She’s a Millennial, and had no idea why the designation “Ms.” was invented. When I told her, she was surprised and intrigued.
In case you have young people in your life who don’t know, before the invention of the honorific “Ms.,” women were either Miss (maidens; i.e. never married), or Mrs. (married or widowed).
While men have always been called Mister regardless of marital status, women were denied this privacy.
To my warped way of looking at it, it seems this was intended to designate who was or wasn’t virginal/available, regardless of the woman’s preferences.
During marriage, women lose their names completely. Thus, if I, Janetta Dos Flamencos, marry John Smith, I become Mrs. John Smith. Every trace of my brilliant and colorful “maiden name” is erased.
This realization led to the popularity of hyphenated surnames, but if you’re just linking your dad’s name with your husband’s, what’s the point?
Later, if John dies, I get my first name back: the designation “Mrs. Janetta Smith” indicates widowhood.
During the feminist awakening of the 1960s-70s, we resurrected “Ms.” as a counterpart to Mr. It is neutral as to marital status, thus giving women the same privacy as men.
Not everybody fell in love with it. I remember being mocked, as in:
“Will Mmmiiiiiiiizzzzzzzz Lynne Kuswa please come to the office?”
Now it’s accepted, and used as the default, unless, per the Emily Post Institute, a woman specifies her preference for Miss or Mrs.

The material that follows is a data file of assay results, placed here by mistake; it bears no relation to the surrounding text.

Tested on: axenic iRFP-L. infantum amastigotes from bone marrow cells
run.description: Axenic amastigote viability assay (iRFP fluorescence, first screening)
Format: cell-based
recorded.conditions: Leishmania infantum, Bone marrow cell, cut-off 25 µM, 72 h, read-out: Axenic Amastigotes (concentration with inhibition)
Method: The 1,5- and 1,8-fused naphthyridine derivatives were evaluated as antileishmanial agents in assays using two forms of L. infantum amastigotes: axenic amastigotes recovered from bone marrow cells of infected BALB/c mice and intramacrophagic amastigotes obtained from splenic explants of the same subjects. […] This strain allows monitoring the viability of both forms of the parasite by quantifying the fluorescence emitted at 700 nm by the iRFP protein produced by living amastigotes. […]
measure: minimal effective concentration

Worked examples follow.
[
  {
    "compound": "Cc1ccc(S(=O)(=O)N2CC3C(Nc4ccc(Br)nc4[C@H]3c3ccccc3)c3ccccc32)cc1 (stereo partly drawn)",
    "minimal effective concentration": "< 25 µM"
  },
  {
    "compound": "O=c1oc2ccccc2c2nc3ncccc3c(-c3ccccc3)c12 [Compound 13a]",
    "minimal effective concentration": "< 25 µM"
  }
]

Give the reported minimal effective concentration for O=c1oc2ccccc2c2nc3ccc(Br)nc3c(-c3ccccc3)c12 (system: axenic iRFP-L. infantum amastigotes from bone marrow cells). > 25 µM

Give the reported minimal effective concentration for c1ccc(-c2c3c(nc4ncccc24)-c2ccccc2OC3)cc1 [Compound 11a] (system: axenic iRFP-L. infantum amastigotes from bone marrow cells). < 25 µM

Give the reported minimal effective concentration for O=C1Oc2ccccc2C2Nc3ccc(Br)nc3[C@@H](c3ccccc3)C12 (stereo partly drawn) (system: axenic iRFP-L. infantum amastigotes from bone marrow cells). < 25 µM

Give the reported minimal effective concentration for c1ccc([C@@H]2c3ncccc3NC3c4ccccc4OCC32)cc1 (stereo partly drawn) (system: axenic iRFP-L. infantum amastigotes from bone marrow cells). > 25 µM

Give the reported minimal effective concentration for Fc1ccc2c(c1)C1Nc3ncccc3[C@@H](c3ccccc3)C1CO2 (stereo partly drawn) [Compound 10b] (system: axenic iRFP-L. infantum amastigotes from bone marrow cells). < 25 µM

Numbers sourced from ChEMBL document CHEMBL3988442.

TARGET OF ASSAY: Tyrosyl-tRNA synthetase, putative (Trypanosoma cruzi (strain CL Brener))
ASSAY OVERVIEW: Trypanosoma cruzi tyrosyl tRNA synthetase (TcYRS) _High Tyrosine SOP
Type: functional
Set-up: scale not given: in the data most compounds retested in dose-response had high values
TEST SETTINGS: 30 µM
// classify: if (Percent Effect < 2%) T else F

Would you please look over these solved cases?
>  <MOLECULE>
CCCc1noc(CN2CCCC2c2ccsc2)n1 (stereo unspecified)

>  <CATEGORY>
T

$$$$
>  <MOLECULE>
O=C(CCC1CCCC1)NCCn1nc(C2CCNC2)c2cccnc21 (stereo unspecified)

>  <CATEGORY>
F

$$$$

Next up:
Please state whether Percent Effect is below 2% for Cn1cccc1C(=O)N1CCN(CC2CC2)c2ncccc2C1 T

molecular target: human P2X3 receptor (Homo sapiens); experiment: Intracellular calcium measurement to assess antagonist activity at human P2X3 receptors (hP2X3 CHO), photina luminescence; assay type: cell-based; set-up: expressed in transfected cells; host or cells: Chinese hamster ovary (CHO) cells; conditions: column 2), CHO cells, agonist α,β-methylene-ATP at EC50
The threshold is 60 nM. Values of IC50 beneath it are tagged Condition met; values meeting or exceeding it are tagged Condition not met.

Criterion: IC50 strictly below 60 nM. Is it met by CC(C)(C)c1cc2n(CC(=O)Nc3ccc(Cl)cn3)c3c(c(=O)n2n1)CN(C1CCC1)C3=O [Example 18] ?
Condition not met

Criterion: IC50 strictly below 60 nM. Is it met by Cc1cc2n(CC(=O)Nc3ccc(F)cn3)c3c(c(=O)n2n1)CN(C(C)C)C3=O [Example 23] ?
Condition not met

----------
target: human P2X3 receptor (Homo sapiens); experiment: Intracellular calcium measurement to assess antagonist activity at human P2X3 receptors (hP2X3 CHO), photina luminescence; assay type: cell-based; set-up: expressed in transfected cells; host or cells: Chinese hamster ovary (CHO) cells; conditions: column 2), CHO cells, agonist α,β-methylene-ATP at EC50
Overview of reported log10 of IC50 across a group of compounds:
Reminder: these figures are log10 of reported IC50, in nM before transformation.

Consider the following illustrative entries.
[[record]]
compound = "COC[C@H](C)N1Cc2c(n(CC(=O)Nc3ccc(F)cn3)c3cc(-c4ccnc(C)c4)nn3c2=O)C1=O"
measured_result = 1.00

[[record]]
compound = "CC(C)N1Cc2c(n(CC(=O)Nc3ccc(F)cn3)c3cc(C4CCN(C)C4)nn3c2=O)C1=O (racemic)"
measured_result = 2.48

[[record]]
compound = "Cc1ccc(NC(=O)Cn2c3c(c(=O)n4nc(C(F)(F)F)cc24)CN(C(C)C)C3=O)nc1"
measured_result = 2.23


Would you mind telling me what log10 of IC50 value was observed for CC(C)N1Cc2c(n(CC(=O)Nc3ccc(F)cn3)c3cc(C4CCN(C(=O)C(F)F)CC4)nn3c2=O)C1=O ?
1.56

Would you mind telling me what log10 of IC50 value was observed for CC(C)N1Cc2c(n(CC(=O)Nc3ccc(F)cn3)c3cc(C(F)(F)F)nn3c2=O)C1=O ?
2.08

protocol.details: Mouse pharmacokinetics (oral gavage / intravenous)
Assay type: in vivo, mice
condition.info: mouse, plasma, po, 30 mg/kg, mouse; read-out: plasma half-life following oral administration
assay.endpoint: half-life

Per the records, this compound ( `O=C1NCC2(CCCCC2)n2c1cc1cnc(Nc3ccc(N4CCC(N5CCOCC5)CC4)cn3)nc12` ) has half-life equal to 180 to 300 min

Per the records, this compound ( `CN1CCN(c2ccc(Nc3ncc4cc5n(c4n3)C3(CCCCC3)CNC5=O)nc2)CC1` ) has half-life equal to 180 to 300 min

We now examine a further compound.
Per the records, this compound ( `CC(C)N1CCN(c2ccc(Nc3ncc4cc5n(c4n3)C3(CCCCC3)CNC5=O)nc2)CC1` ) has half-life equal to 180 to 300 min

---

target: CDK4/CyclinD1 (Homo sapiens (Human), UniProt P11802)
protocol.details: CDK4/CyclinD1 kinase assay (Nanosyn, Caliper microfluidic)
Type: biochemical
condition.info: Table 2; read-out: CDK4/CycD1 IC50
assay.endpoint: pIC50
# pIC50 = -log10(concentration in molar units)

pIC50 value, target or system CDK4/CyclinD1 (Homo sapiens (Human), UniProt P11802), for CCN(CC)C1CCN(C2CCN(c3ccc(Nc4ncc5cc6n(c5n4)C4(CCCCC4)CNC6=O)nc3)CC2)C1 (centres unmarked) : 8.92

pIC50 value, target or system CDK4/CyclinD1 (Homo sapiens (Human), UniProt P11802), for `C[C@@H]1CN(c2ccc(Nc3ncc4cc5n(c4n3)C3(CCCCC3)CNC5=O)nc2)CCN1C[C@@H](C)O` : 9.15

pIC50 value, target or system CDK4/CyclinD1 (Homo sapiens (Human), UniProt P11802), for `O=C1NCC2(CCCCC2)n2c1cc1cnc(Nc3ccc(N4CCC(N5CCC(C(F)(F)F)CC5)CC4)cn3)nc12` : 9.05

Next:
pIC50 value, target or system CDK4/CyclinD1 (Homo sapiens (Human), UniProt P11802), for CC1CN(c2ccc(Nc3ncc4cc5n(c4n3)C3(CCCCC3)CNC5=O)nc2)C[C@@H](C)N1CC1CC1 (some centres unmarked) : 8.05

Remembering this change, which happened just as I reached adulthood, makes me sigh with weariness. Like so much about feminism, the reasons for its necessity are forgotten. The fight is forgotten. So it was gratifying to see the young woman’s eyes widen in disbelief when she found out that this all occurred.
A few years ago, I happened to mention to my 30-something son that there was a time when women couldn’t get hired as firefighters or police officers. He is very bright, but he was shocked. And I was shocked that he hadn’t known.
This isn’t ancient history, folks.
My mother was 5 years old when women got the right to VOTE in this country! And that was after a long fight in which women were jailed, went on hunger strikes, and were force-fed with tubes for the right to vote! In case you’ve never seen it, watch this trailer for the unforgettable, triumphant, Iron-Jawed Angels with Hillary Swank.
We really have come a long way, and sometimes it saddens me that young women take equality for granted. On the other hand, doesn’t that presumption of equality make them stronger?